The County moved for summary judgment. After reviewing the record and extensive memoranda filed by the parties and finding no material issues of fact in dispute, the trial court entered a final summary judgment in favor of the County. It determined that the tax escrow was void because the attempted tax refund was beyond the District's limited powers. It further found that, even if the District had the power to refund taxes, it could not delegate such power and give unbridled discretion to implement tax refunding to an escrow agent, who was not an elected official responsible to the voters. Additionally, the court found that the tax escrow and subsidiary escrow agreements were invalid as a matter of contract law in that they lacked the necessary elements for formation of escrow agreements. In its final conclusion, the court ruled that, in any event, the tax escrow never became valid because it was never funded. The State Board of Administration did not transfer the $2.6 million reserve fund until May 24, 1996, after the District was abolished. Thus, there was no legal transfer of custody and control over the monies as would be required to effectuate a valid escrow agreement.
Based on the above conclusions, the trial court declared that all property and property rights previously held or owned by the District were owned solely by Palm Beach County and not by the appellees. The court ordered the State Board of Administration to transfer District funds in its possession to an account of the County, and directed the escrow agents to turn over any District property and records in their possession to the County.
We find that the trial court properly determined that the tax escrow and subsidiary escrow agreements entered into by the District to refund reserve monies to the taxpayers were void as beyond the District's limited purposes. We reject appellants' argument that the Act of 1915, which created the District, gave it broad discretion to protect the taxpayers' “best interests” in this way. Section 5 of Chapter 7080 confined the powers of the District's board to construction and maintenance of an inlet or waterway connecting Lake Worth with the Atlantic Ocean. The District was authorized to levy taxes and to perform duties that were necessary and proper only for those purposes. Refunding of previously collected taxes does not come within the authority given the District by the Legislature.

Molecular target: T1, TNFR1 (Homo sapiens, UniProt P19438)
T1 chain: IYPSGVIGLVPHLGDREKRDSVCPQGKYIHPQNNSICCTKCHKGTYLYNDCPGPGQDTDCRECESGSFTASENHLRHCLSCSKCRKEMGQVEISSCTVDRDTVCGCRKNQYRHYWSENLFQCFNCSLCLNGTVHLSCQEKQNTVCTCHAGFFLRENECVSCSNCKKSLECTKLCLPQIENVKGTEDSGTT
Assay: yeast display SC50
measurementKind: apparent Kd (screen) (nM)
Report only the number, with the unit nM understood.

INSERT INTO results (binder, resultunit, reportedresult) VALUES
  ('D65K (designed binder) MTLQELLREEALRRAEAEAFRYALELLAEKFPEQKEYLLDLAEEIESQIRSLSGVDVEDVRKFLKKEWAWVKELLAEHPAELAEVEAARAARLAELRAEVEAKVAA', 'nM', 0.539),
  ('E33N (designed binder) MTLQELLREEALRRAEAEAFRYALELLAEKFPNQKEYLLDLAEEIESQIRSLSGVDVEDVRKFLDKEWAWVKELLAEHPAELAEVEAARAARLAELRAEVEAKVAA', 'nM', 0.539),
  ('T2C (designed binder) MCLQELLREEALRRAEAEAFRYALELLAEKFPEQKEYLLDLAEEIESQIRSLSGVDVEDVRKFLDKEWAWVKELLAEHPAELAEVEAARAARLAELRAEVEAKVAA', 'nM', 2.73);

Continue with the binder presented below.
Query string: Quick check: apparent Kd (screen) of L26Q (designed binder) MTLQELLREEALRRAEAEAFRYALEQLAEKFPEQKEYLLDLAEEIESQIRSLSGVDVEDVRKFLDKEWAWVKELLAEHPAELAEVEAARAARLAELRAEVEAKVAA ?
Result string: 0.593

We also agree with the trial court's reasoning that, even assuming, for the sake of argument, that tax refunding was a valid exercise of authority, the escrow agreements herein illegally delegated to the escrow agent absolute discretion regarding fulfillment of the objects contemplated by the Board. Cf. Richey v. Wells, 123 Fla. 284, 166 So. 817 (1936) (Legislature's delegation to a delinquent tax adjustment board of the power to compromise and adjust the amount to be required to be paid for purchase of tax sale certificates constituted illegal delegation of legislative authority).
The class representative counters that, notwithstanding the lower court's determination that the tax escrow agreements were invalid, the District's taxpayers are nevertheless entitled to a refund because they have been unevenly and illegally taxed. In support, he relies on a state constitutional provision requiring that “[A]ll ad valorem taxation shall be at a uniform rate within each taxing unit ․” Article VII, Section 2, Florida Constitution. He reasons that since the District included only 20% of the County's ratables but its services benefitted residents of the entire County, the rate for the District taxpayers exceeded that for the taxpayers of other parts of the county. He further relies on an express legislative finding in the special act abolishing the District, i.e., that the Boynton Inlet benefits all County taxpayers, to buttress his argument that the surplus funds should be refunded to the former District taxpayers.
The trial court initially determined that it lacked subject matter jurisdiction over these unlawful taxation claims, because the Moore appellants failed to timely contest taxes pursuant to section 194.171(2), Florida Statutes. That section requires that actions contesting tax assessments be brought within 60 days of certification of the assessment for collection. The court, however, in the interest of judicial economy, addressed the merits of these claims and found that the arguments relied upon by appellants had been rejected several years ago by the Florida Supreme Court. See Hunter v. Owens, 80 Fla. 812, 86 So. 839 (1920)